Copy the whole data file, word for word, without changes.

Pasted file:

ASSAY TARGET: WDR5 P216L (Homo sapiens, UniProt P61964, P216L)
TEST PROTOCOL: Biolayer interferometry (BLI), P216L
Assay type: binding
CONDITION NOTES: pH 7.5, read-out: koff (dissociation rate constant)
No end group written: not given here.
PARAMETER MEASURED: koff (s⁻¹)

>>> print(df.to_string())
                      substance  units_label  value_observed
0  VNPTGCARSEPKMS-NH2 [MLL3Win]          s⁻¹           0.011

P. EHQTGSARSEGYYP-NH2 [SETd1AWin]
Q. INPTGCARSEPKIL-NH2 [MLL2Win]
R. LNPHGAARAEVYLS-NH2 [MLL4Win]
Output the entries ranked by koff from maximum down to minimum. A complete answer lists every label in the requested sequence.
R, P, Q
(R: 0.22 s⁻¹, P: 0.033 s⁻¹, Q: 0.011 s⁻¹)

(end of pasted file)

ASSAY TARGET: WDR5 P216L (Homo sapiens, UniProt P61964, P216L)
TEST PROTOCOL: Biolayer interferometry (BLI), P216L
Assay type: binding
CONDITION NOTES: pH 7.5, read-out: koff (dissociation rate constant)
No end group written: not given here.
PARAMETER MEASURED: koff (s⁻¹)

>>> print(df.to_string())
                      substance  units_label  value_observed
0  VNPTGCARSEPKMS-NH2 [MLL3Win]          s⁻¹           0.011

P. EHQTGSARSEGYYP-NH2 [SETd1AWin]
Q. INPTGCARSEPKIL-NH2 [MLL2Win]
R. LNPHGAARAEVYLS-NH2 [MLL4Win]
Output the entries ranked by koff from maximum down to minimum. A complete answer lists every label in the requested sequence.
R, P, Q
(R: 0.22 s⁻¹, P: 0.033 s⁻¹, Q: 0.011 s⁻¹)